Alto’s reissues often joltingly convey a sense of time passing. It
certainly came as a shock to me to realise that Richard Marlow and the Choir
of Trinity College Cambridge recorded this Victoria disc fully a quarter of
a century ago. It first appeared on Conifer, and at its new price bracket it
may well prove tempting to a new generation of purchasers.
The music for Easter Week was not presented here in an attempt to
reconstruct a liturgy, though there was an attempt to site the more familiar
Responsories in the context of the Lamentations. Thus the three Lamentations
(Lessons I, II and III) for the First Nocturn of each day are followed by
the three Responsories (IV, V, and VI) for each day’s Second Nocturn. It’s
helpful to read Bruno Turner’s excellent notes – himself a famous exponent
of this repertoire – to consider the approach adopted by Richard Marlow.
If this is the context in which you would like to hear the Easter Week
music you will find that these are generously warm performances. Within the
various English traditions of singing Victoria theirs are amongst the most
tonally expressive, matched by a disciplined approach throughout. The
Lamentations are richly moulded and such is the technical control of the
choir that they sound flowing, with a resonant amplitude. It’s true that
this tradition contrasts with the Spanish, which is more dramatic and indeed
incisive but even within English choirs there are significant differences.
Whilst Marlow directs with warmth, but not at the expense of line, the
Tallis Scholars, for instance, who perform the Responsories on CD GIM022,
offer an altogether cooler approach. David Hill and the Choir of Westminster
Cathedral on Hyperion CDA 66304 offer greater variegation of colour and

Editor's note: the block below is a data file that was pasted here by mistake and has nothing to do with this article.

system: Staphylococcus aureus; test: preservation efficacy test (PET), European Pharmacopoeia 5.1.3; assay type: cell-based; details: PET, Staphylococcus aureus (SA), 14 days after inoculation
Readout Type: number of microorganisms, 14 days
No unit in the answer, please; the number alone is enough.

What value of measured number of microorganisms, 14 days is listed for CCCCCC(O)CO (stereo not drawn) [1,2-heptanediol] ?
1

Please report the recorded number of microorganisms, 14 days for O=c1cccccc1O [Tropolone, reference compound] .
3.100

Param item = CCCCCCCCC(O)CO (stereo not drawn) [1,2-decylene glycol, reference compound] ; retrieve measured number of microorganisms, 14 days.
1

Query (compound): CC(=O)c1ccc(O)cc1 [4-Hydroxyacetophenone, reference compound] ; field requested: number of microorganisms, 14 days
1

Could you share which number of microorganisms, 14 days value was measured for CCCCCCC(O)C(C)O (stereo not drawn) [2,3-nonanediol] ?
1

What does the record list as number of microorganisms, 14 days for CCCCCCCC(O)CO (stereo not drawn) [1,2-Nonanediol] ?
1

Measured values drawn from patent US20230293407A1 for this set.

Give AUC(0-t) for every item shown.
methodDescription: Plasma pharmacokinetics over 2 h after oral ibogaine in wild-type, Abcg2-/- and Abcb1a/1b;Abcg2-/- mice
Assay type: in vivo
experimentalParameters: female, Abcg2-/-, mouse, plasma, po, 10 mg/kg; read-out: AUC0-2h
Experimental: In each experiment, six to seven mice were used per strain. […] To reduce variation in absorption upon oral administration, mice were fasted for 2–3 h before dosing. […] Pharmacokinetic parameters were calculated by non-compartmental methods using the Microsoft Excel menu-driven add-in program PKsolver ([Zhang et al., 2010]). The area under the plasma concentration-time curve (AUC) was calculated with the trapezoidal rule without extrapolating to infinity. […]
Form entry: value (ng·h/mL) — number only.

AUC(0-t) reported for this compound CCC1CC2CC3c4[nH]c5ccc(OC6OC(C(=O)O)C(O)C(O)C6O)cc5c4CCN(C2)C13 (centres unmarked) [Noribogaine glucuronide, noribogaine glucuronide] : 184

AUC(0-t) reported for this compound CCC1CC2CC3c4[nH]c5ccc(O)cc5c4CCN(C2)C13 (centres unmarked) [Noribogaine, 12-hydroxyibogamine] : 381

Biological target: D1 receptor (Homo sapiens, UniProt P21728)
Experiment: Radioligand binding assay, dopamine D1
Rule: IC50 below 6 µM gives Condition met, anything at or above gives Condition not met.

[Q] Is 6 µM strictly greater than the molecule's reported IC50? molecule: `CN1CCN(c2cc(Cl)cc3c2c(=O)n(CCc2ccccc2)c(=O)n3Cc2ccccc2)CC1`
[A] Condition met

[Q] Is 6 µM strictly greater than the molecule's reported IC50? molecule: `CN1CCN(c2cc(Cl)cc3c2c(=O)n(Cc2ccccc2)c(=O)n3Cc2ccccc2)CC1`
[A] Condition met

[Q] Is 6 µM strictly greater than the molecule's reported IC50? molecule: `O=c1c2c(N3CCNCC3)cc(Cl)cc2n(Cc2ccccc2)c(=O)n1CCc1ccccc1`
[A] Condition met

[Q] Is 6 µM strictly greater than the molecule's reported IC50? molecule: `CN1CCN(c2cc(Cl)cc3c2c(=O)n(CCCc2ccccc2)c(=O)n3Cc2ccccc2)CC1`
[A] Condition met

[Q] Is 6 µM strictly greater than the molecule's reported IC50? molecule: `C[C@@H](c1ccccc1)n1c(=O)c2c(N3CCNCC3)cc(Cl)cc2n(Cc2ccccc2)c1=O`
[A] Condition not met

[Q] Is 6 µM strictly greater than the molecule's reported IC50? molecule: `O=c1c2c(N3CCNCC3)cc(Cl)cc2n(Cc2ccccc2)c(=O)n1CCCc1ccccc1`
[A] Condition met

attack, preferring not the more richly blended tone of Cambridge but a
magnificent stratum of tone, conveyed at tempi that are less metrical in
places than Marlow’s. This is especially important when Hill proves to have
a more stately approach to tempi than Marlow. Admirers of English choirs are
fortunate indeed to have a choice between such revealing approaches; the
top-to-bottom variegation of Hill, the mid-range Marlow, and the
objectified, rather icy Tallis Scholars.
The Sixteen, directed by Harry Christophers on Collins 15182, offer a more
focused tone than Trinity College, less rich, and more explicit dynamics –
try Lectio I
of the First Nocturn, for instance, but also – often
surprisingly – rather slower tempi as well. Marlow is less
theatrical-dramatic in the whole of Lectio I-III
Christopher’s more powerfully sculpted and leisurely traversal.
Much depends on the context in which one wishes to listen to the familiar
Responsories, and indeed the Lamentations. In the context Marlow chose, the
music is finely contrasted and is conveyed with urgent warmth.